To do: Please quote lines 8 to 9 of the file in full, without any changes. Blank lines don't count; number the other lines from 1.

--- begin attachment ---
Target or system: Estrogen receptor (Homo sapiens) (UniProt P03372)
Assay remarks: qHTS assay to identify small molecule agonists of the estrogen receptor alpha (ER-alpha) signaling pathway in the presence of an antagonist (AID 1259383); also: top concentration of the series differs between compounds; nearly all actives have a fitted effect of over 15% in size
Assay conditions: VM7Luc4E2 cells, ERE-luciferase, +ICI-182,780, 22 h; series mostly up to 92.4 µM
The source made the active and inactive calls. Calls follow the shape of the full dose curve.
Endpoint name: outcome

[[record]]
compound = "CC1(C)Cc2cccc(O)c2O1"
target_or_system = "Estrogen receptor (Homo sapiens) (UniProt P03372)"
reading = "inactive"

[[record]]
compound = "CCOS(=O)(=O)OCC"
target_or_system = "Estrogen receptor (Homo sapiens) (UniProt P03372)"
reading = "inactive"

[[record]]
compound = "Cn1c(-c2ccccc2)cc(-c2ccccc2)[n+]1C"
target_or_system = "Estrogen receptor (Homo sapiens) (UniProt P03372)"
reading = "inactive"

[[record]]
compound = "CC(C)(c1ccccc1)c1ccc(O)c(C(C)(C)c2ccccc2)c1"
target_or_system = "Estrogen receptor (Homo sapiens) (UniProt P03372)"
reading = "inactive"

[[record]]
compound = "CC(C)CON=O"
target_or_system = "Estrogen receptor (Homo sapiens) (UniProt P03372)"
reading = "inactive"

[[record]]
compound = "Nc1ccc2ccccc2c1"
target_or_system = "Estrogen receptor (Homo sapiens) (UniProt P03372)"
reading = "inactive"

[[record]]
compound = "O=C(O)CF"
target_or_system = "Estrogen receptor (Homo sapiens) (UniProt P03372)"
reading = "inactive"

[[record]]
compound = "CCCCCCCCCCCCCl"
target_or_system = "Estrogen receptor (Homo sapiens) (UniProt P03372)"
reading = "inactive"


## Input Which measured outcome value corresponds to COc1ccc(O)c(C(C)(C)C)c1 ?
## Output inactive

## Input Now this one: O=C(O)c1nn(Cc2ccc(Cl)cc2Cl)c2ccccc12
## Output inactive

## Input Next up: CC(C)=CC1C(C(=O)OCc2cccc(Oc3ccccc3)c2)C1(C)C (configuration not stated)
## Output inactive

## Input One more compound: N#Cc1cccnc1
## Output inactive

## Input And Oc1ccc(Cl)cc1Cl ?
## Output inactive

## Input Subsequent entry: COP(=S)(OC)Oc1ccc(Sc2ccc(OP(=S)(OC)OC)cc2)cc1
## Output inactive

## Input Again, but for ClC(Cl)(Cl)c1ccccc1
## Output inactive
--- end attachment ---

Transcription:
target_or_system = "Estrogen receptor (Homo sapiens) (UniProt P03372)"
reading = "inactive"